Create a new React application the easy way.

Creating a new React application can be a pretty daunting task. Sure, technically you can just include the JavaScript file from the CDN at the top of your page and be on your way. But as you start to explore the React ecosystem and see examples online, you'll soon be pining for extra tooling. E.g., working with React is a lot more joyful and productive when used with JSX, and you'll want to take advantage of NPM modules, and include a testing framework, and add Less or Sass for your CSS preprocessing, and...

Pretty soon you're stuck configuring a complex set of tools, among which are a dizzying array of choices and options. It's hard to know where to even start!

Introducing create-react-app

Several months ago Facebook created a new tool called create-react-app to address this problem. Its goal is to "Create React apps with no build configuration." To try it out, first make sure you have Node and NPM installed. Node is a JavaScript runtime that React's tools require, and NPM is a package manager to download third-party libraries for Node. You can get instructions for installing them here and here. After that's set up, use NPM to install create-react-app globally, like this:

npm install -g create-react-app

Let's create our fist React app!

To get started, simply change into the directory above where you want to create your new project, and type this:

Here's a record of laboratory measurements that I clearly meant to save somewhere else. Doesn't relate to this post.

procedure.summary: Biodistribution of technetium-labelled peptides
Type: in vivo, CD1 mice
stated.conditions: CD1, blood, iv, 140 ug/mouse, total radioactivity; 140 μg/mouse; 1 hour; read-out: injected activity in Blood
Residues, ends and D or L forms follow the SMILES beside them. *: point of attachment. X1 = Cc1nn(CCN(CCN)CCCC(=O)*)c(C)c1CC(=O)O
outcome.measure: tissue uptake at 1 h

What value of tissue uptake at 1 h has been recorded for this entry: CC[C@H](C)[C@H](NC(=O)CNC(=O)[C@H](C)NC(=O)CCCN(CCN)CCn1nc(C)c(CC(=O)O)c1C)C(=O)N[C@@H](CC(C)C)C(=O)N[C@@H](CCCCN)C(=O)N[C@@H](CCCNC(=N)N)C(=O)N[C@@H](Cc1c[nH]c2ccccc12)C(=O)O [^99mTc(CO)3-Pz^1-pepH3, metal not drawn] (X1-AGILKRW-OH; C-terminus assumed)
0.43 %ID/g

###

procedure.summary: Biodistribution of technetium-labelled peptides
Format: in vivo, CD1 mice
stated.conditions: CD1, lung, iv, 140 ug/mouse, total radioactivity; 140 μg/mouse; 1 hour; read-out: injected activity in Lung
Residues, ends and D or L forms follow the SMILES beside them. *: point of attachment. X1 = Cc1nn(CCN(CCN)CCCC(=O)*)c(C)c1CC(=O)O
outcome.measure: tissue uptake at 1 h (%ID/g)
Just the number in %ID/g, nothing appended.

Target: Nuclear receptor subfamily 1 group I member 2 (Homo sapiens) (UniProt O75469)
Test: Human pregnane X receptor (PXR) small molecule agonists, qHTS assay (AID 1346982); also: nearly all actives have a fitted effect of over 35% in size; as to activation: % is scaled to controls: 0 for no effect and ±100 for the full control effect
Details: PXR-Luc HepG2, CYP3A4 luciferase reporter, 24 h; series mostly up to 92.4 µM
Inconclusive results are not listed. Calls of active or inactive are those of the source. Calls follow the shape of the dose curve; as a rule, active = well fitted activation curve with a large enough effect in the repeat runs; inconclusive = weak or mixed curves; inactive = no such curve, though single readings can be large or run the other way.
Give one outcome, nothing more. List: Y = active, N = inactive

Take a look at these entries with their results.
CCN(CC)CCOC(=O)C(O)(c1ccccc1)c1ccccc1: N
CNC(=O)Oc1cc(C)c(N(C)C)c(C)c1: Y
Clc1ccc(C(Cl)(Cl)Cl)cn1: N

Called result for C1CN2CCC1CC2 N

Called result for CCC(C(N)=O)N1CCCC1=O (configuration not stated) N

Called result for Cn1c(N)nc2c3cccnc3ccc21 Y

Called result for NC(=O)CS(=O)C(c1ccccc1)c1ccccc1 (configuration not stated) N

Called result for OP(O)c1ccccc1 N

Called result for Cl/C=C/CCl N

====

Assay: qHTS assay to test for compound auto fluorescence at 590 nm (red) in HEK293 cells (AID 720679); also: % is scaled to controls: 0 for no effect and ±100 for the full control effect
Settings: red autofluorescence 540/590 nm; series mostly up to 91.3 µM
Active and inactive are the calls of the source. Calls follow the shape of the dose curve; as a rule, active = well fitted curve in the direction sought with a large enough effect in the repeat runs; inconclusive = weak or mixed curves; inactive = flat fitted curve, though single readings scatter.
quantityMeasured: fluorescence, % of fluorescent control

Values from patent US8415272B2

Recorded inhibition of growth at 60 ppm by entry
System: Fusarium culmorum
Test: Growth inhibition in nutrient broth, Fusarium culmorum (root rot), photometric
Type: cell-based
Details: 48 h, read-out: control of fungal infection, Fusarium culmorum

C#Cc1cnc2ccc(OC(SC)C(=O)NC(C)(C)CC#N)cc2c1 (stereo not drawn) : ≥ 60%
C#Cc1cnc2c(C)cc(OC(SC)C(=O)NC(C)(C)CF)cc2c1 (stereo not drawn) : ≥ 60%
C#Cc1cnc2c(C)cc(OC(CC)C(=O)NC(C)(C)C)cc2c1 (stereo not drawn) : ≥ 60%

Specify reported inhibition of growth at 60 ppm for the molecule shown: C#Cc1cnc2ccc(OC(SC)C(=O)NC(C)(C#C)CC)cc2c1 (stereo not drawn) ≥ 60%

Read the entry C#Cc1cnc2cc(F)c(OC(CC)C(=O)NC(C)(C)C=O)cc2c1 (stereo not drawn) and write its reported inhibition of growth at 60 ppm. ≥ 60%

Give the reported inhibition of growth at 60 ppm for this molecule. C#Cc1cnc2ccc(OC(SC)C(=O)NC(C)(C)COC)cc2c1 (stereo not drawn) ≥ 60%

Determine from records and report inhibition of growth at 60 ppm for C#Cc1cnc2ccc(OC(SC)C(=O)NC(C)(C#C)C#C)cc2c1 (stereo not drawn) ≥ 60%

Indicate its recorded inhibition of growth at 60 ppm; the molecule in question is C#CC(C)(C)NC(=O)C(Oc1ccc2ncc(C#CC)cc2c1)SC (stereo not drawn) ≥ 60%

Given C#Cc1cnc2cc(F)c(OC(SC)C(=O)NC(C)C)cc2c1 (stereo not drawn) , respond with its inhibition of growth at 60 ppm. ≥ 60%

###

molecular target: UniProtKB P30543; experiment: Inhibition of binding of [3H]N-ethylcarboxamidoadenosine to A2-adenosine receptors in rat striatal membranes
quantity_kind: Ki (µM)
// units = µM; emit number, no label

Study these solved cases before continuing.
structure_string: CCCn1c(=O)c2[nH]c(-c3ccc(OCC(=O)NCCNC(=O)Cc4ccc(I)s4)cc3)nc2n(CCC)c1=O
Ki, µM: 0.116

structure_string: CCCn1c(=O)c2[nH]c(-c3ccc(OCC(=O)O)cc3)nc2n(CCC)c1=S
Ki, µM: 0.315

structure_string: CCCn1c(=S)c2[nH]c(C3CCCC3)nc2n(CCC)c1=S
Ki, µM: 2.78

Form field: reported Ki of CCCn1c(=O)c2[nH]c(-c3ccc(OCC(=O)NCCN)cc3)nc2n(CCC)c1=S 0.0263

create-react-app my-app

What just happened?

First, the script will create a new my-app subdirectory, along with a skeleton react project. Inside that project, it creates a file named package.json, which declares the project dependencies to NPM. If you open package.json in your favorite editor you might be surprised to see that there aren't a lot of packages listed given the amount of time NPM spent downloading. The reason for this is all of the needed modules are dependencies of the react-scripts module. You can see the child dependencies of react-scripts by typing this at the command line.

npm view react-scripts

Run the template app

Next, run the start script to start the development server. After the server starts, the script will open a browser window with your new pre-fab React application!

npm start

Delve into the project

The main file served up by the dev server is located in the public subdirectory, named index.html. If you take a peek at that file in your editor, you'll see it's pretty sparse. The only notable element in the body is a div tag with an ID of root. However, if you view the source HTML for the page being served up in your browser, you'll notice that it has some style information and it includes a JavaScript file named bundle.js.

Wait, where the heck did that come from?